FUEL: In 2007, the ACO will supply only one kind of petrol and one kind of diesel for the Le Mans 24 Hours and the Le Mans Series events. To meet the requests of several entrants who want to use bio fuels, the ACO is currently evaluating the possibility of supplying a type of diesel and petrol in 2008 that contain a certain quantity of bio fuel. These fuels will be compatible with current engines.
However, the ACO agrees that the American Le Mans Series supply a third kind of fuel based on ethanol for its events in 2007. The capacity of the fuel tanks will be adjusted in such a way that the quantity of energy will be the same whether it is petrol or diesel. For safety reasons the capacity of the fuel tank cannot exceed 110 litres.
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Old 19 Oct 2006, 15:05 (Ref:1742167)   #2
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Very. Quote: "None of us will say anything because we want an entry next year."
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Old 19 Oct 2006, 15:11 (Ref:1742169)   #3
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Summary:
  • LMP1: diesels get 81 litre tank and no other changes
  • LMP2: 5% smaller restrictor and lap times should be more than 1.5% slower than LMP1
  • GT1 and GT2: 5% smaller restrictor and ethanol cars get 110 litre tank

Last edited by gwyllion; 19 Oct 2006 at 15:18.
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Old 19 Oct 2006, 15:14 (Ref:1742171)   #4
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With this special statement about ALMS allowing ethanol it is save to assume that the Rahal Porsche will run on ethanol. See http://www.rahal.com/

The question remains LMP2 or GT2. The ACO annoucement seems to give a hit, because ethanol is only mentioned for GT1 and GT2

Last edited by gwyllion; 19 Oct 2006 at 15:18.
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Old 19 Oct 2006, 15:28 (Ref:1742176)   #5
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Thoughts:
  1. All other things remaining the same, this ensures that the LMS is only Peugeot vs Audi; all others should be happy to get any air time at all. No hope for the gasoline-powered P1s to even get close, as the weights, restrictor sizes and and turbo boosts remain the same as ACO rules - and in the ALMS the only time gasoline powered cars challenged was when they ran 65 kg lighter. It's generally thought in the paddock that there's almost 100 horses extra in the current diesel powertrain.
  2. The choking back of the P2 cars can be seen as an effort to ensure that Mazda, Honda, Porsche do not stick around in P2. I see no carrot to go with that stick, though, considering none of them would consider going the diesel route.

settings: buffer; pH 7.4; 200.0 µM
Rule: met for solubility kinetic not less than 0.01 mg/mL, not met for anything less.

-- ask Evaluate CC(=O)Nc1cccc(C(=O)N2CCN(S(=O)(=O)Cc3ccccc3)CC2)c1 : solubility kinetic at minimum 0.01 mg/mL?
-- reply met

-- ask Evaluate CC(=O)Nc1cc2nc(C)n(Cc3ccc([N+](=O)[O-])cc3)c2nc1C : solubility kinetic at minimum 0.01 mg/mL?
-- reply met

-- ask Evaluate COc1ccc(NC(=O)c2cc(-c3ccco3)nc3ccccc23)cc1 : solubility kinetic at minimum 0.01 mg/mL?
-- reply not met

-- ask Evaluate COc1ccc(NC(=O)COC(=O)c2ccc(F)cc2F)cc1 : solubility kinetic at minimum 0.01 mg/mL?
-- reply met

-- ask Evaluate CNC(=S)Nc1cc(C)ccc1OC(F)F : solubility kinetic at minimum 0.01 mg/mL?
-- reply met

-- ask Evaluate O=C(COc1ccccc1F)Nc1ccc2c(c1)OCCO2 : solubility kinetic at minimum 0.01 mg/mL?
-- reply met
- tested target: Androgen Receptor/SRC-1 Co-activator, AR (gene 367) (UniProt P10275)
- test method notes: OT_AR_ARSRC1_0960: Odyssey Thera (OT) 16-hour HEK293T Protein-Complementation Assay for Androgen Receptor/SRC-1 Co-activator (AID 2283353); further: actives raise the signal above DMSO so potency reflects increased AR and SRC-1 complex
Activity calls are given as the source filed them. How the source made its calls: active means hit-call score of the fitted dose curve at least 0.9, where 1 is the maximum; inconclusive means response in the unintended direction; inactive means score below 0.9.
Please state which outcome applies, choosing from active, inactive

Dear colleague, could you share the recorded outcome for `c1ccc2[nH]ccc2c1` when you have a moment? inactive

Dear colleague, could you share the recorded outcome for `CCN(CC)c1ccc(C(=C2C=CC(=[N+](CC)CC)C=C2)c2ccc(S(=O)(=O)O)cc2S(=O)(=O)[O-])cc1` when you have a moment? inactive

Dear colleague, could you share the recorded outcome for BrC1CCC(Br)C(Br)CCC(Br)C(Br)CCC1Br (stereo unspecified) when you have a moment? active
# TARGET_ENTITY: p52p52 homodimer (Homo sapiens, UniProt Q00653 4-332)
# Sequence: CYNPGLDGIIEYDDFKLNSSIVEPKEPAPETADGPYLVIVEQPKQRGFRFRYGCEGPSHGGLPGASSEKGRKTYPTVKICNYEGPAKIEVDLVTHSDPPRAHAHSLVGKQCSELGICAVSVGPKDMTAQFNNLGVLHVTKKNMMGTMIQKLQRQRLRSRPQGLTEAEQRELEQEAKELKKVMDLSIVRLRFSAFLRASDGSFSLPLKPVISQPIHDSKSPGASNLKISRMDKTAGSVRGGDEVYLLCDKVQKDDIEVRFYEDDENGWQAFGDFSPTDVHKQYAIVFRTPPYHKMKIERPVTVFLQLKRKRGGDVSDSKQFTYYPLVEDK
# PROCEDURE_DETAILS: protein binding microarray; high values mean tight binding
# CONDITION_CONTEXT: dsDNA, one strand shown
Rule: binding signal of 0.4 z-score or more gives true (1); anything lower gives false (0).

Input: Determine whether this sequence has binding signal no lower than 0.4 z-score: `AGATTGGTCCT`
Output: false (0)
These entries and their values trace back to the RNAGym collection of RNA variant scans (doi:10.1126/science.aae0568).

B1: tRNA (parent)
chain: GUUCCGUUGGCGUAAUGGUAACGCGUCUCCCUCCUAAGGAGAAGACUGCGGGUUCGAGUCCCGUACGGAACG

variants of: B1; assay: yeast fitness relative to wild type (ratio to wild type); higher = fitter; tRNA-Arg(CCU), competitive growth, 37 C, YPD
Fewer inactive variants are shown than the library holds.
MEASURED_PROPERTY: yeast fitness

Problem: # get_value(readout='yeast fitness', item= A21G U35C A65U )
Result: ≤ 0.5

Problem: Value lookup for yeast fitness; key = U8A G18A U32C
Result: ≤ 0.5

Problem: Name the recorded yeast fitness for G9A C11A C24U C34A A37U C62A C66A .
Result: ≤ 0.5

3. The mention of ethanol points to the rumour of E85 showing up in the ALMS (the rumour was attached to the Corvettes). Hopefully they'll be able to get the fuel cell balance right, but with a max size of 110L, that only gives a 10% increase in capacity from normal GT1. It's thought that Ethanol would need as much as 50% more by volume to give the same amount of Joules in a tank. (edited to add that there's obviously an error in the PR at this point, as they previously refer to a max fuel cell size of 90L for GT classes, and there's nowhere else to apply the 110L exemption)
  4. Beyond the possibility of the Judd 5.5 in the Pescarolos, I don't see the existing petrol packages being able to compete with the current power to weight ratio of the Audis (and Peugeots, I'm sure). The Lolas are considered improved compared to the last generation by their drivers; does it make sense that the R10 is a quantum leap ahead in chassis design? So it's all down to power available as the advantage. I've had people tell me that the Shell syndiesel is worth about a 50% increase in power over pump diesel. Since no specs were discussed by ACO, and since the syndiesel is so much different (and unavailable), perhaps this is where ACO will adjust the power discrepancy.

Last edited by paul-collins; 19 Oct 2006 at 15:42.
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Old 19 Oct 2006, 15:33 (Ref:1742181)   #6
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Old 19 Oct 2006, 15:43 (Ref:1742189)   #7
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Originally Posted by paul-collins
[*]The choking back of the P2 cars can be seen as an effort to ensure that Mazda, Honda, Porsche do not stick around in P2. I see no carrot to go with that stick, though, considering none of them would consider going the diesel route.[/LIST]
ACO's reasoning is explicitly stated in their announcement.
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The LM P2 and GT2 categories are reserved mainly for private teams and must have performances inferior to those in LM P1 and LM GT1.
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Old 19 Oct 2006, 15:46 (Ref:1742193)   #8